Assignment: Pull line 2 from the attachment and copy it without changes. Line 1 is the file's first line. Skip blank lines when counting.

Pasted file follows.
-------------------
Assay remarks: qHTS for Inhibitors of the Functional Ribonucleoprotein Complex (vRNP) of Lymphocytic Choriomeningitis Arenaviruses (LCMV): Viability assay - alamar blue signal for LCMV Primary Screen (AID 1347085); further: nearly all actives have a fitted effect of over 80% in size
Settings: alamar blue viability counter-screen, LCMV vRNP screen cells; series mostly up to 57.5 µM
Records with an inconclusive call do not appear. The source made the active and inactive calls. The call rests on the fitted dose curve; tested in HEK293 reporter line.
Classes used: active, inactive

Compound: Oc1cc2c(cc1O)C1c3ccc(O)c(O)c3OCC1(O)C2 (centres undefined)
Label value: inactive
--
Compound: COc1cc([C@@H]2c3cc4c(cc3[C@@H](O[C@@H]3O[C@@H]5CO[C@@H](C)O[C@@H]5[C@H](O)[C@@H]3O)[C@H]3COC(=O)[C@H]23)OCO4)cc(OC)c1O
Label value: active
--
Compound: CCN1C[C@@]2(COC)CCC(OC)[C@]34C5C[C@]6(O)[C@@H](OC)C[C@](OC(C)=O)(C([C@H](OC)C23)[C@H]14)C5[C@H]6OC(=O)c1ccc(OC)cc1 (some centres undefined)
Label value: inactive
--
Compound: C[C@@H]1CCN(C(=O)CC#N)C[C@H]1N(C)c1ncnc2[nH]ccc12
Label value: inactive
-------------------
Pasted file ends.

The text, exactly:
Settings: alamar blue viability counter-screen, LCMV vRNP screen cells; series mostly up to 57.5 µM